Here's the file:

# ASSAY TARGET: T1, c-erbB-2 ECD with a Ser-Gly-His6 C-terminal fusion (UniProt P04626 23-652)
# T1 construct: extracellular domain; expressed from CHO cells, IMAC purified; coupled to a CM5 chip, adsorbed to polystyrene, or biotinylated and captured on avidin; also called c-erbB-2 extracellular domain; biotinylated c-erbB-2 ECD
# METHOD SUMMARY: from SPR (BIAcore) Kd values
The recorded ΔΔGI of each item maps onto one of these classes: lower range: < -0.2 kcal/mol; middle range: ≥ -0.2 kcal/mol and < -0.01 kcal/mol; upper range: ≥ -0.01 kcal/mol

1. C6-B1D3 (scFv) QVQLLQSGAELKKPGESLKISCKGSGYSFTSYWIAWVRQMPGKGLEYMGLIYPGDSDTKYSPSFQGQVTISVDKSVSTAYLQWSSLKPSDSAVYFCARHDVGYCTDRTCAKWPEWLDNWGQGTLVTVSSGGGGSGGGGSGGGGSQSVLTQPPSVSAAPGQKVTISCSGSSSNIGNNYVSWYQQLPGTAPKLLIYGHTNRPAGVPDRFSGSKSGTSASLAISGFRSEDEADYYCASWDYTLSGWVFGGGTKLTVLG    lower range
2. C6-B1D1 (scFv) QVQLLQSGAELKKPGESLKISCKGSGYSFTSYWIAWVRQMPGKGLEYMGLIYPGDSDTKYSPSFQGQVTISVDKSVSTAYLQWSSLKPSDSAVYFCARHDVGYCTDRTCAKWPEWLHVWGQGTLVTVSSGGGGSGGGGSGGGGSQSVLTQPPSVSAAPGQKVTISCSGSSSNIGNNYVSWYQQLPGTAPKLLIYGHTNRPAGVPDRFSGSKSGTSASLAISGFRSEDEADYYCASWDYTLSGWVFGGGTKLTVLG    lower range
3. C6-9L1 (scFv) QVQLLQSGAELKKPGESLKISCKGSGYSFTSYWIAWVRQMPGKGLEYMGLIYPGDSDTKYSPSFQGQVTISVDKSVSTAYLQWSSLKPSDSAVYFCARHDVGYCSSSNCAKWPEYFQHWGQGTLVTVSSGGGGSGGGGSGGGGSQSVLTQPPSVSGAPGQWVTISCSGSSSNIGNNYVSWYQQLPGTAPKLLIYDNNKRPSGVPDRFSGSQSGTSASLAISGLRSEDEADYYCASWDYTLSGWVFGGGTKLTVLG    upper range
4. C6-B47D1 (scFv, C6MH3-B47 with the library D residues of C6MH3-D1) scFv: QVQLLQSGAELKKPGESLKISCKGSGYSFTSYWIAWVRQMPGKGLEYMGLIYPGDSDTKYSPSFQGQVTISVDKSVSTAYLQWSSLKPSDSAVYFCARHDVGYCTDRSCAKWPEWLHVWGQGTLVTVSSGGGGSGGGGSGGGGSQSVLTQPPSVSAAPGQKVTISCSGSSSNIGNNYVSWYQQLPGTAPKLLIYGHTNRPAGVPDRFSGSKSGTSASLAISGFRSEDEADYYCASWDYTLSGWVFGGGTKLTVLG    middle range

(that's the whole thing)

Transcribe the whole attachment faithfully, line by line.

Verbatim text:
# ASSAY TARGET: T1, c-erbB-2 ECD with a Ser-Gly-His6 C-terminal fusion (UniProt P04626 23-652)
# T1 construct: extracellular domain; expressed from CHO cells, IMAC purified; coupled to a CM5 chip, adsorbed to polystyrene, or biotinylated and captured on avidin; also called c-erbB-2 extracellular domain; biotinylated c-erbB-2 ECD
# METHOD SUMMARY: from SPR (BIAcore) Kd values
The recorded ΔΔGI of each item maps onto one of these classes: lower range: < -0.2 kcal/mol; middle range: ≥ -0.2 kcal/mol and < -0.01 kcal/mol; upper range: ≥ -0.01 kcal/mol

1. C6-B1D3 (scFv) QVQLLQSGAELKKPGESLKISCKGSGYSFTSYWIAWVRQMPGKGLEYMGLIYPGDSDTKYSPSFQGQVTISVDKSVSTAYLQWSSLKPSDSAVYFCARHDVGYCTDRTCAKWPEWLDNWGQGTLVTVSSGGGGSGGGGSGGGGSQSVLTQPPSVSAAPGQKVTISCSGSSSNIGNNYVSWYQQLPGTAPKLLIYGHTNRPAGVPDRFSGSKSGTSASLAISGFRSEDEADYYCASWDYTLSGWVFGGGTKLTVLG    lower range
2. C6-B1D1 (scFv) QVQLLQSGAELKKPGESLKISCKGSGYSFTSYWIAWVRQMPGKGLEYMGLIYPGDSDTKYSPSFQGQVTISVDKSVSTAYLQWSSLKPSDSAVYFCARHDVGYCTDRTCAKWPEWLHVWGQGTLVTVSSGGGGSGGGGSGGGGSQSVLTQPPSVSAAPGQKVTISCSGSSSNIGNNYVSWYQQLPGTAPKLLIYGHTNRPAGVPDRFSGSKSGTSASLAISGFRSEDEADYYCASWDYTLSGWVFGGGTKLTVLG    lower range
3. C6-9L1 (scFv) QVQLLQSGAELKKPGESLKISCKGSGYSFTSYWIAWVRQMPGKGLEYMGLIYPGDSDTKYSPSFQGQVTISVDKSVSTAYLQWSSLKPSDSAVYFCARHDVGYCSSSNCAKWPEYFQHWGQGTLVTVSSGGGGSGGGGSGGGGSQSVLTQPPSVSGAPGQWVTISCSGSSSNIGNNYVSWYQQLPGTAPKLLIYDNNKRPSGVPDRFSGSQSGTSASLAISGLRSEDEADYYCASWDYTLSGWVFGGGTKLTVLG    upper range
4. C6-B47D1 (scFv, C6MH3-B47 with the library D residues of C6MH3-D1) scFv: QVQLLQSGAELKKPGESLKISCKGSGYSFTSYWIAWVRQMPGKGLEYMGLIYPGDSDTKYSPSFQGQVTISVDKSVSTAYLQWSSLKPSDSAVYFCARHDVGYCTDRSCAKWPEWLHVWGQGTLVTVSSGGGGSGGGGSGGGGSQSVLTQPPSVSAAPGQKVTISCSGSSSNIGNNYVSWYQQLPGTAPKLLIYGHTNRPAGVPDRFSGSKSGTSASLAISGFRSEDEADYYCASWDYTLSGWVFGGGTKLTVLG    middle range